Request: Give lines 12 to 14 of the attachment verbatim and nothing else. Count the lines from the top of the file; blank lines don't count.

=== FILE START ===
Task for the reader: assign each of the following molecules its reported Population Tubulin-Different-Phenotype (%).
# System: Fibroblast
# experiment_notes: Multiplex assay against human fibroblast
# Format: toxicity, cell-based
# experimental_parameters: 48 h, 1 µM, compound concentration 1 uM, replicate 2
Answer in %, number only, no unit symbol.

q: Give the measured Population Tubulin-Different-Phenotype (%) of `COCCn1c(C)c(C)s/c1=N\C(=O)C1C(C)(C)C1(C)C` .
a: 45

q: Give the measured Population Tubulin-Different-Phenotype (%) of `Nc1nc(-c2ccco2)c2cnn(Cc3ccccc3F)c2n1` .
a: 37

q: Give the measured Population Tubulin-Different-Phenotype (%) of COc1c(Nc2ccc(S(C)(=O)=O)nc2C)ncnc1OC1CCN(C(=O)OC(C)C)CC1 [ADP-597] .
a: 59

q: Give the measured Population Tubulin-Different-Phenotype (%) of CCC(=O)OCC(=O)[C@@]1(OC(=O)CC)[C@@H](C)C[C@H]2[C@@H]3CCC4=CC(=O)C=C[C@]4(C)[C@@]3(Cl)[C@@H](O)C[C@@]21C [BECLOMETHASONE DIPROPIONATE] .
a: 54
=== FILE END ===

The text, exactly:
a: 59

q: Give the measured Population Tubulin-Different-Phenotype (%) of CCC(=O)OCC(=O)[C@@]1(OC(=O)CC)[C@@H](C)C[C@H]2[C@@H]3CCC4=CC(=O)C=C[C@]4(C)[C@@]3(Cl)[C@@H](O)C[C@@]21C [BECLOMETHASONE DIPROPIONATE] .
a: 54